In 1973, Mark Granovetter, a Harvard-trained sociology Ph.D., posited that “weak ties” were far more beneficial to people looking to capitalize on social networks than strong ties. In essence, a combination of highly overlapping network connections combined with perception lenses of predisposition could inhibit close ties from expanding social capital. In other words, the people you are closest to and know most intimately, such as family and close friends, are less useful at advancing ideas — or in our case, sales — than acquaintances are.
Years of research and studies later, the theory has been supported in multitudes of contexts, such as job seeking. In today’s climate of social distancing, and with the virtual impetus that I have no doubt will be left in its wake, his theory is never more applicable.
Let’s say we are looking to break our product or service into a new market. Our close ties may have a few leads to point us to, but the opportunity will be limited because it is likely we know or have ties to most of the same people and companies. Although some of these connections may be interested in hearing more, it is likely you and this contact will share limited new information. A loose-tie contact (or acquaintance), on the other hand, may have plenty of new information. They may give you a varied perspective on the usefulness or context of your product or service given the lesser-known lens they view it from. When they feel less personally connected, they may offer more authentic feedback on your pitch or sales angle. Finally, they may connect you with an expanded network that does not overlap with your current social and professional network.
So how can we best take advantage of our weak ties? Here are a few tips.
2. Remain open. As the story above illustrates, loose ties can come from any direction. I did not go into the think tank training course to enhance sales in a new market. The proverbial hats I was wearing were “volunteer” and “advocate.” However, by approaching all experiences with a blank slate of potential, I was able to reframe my interaction with the material and capitalize on it. Remain open to the possibility that you can develop loose ties from every interaction you have on a daily basis.
3. Tread lightly. One key to building a robust loose network is to remain firmly anti-agenda. Loose ties can be as fragile as spider webs. Approach these contacts as mustard seeds to grow, not blooming trees to be picked. Further, view these interactions as a give and take where you are there to offer them something of value to their own loose network journey. Come prepared to conversations by doing your homework via LinkedIn, Google searches, company websites, etc. Preformulate open-ended questions that allow people to talk and reveal more about their networks. And most importantly, end conversations with future points to connect.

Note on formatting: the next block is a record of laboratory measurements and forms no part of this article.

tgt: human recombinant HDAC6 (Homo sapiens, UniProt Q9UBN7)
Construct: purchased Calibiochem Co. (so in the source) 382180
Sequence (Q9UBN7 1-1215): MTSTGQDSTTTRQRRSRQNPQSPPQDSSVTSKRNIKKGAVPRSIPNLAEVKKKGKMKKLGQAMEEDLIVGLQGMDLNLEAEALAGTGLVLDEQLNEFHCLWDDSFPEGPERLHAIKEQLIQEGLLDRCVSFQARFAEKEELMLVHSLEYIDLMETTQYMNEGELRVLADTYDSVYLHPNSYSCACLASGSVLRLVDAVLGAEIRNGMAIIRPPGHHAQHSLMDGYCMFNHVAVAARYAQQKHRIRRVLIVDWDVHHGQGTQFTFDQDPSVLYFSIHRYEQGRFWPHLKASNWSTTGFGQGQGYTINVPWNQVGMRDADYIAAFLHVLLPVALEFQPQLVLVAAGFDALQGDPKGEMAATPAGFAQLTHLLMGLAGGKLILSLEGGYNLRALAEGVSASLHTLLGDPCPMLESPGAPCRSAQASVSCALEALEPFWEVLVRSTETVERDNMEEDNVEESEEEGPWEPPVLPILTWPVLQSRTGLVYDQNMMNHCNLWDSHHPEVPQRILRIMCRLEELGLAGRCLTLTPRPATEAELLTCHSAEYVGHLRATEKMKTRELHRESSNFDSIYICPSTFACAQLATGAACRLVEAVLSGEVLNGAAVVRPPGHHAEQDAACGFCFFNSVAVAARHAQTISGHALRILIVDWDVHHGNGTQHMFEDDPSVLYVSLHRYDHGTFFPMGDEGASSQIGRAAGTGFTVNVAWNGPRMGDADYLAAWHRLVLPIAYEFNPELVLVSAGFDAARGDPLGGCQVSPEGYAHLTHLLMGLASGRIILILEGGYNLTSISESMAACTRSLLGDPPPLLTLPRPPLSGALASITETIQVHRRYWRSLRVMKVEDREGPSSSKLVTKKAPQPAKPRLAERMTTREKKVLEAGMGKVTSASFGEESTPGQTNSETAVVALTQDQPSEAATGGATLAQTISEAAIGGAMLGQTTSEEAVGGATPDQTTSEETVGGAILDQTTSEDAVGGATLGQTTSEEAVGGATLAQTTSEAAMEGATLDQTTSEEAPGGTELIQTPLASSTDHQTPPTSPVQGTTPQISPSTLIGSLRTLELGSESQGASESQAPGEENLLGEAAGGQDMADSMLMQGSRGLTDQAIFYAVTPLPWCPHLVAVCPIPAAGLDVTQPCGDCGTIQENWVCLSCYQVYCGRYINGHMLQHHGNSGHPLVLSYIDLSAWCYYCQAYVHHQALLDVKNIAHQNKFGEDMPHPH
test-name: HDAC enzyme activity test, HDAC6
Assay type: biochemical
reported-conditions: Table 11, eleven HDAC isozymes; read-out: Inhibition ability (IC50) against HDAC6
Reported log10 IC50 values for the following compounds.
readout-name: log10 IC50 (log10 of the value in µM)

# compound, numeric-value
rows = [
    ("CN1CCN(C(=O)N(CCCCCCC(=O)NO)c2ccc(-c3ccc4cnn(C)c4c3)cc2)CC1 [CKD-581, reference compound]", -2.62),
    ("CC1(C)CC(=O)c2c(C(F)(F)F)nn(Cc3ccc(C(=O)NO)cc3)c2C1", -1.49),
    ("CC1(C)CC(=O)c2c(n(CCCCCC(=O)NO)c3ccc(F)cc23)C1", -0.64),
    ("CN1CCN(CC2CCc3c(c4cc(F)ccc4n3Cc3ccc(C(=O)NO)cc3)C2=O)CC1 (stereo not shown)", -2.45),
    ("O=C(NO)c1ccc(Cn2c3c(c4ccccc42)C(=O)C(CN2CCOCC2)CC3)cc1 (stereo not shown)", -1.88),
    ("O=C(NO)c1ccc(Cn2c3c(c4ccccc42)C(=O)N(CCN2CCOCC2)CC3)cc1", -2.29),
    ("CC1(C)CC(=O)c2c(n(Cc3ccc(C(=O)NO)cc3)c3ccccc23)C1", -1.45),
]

4. Keep digging. Mark Granovetter is one of the most widely cited scholars in modern history and is frequently credited for revolutionizing the intersection of economics and sociology. Yet the American Sociological Review first rejected his most famous work, The Strength of Weak Ties, in 1969, and the American Journal of Sociology took nearly four years to publish it in May 1973. Anyone who’s successful in the sales field should have a level of comfort around rejection, as well as perseverance to keep at it. Building your loose-tie social network is no different. At times, you may hit a dead end on the journey to widening connections, but remain diligent. Rethink the questions that you asked, and revisit the potential these connections may have. Remain grateful for any breadcrumbs along the trail; they will eventually lead you to opportunity.
We are living amid great disruption in both our daily lives and our workplaces. Social distancing and highly virtual interactions mandate a renewed lens through which to view opportunities. Take stock of your loose ties, and identify places you can grow them. With a little patience and diligence, the proof will be in the profit.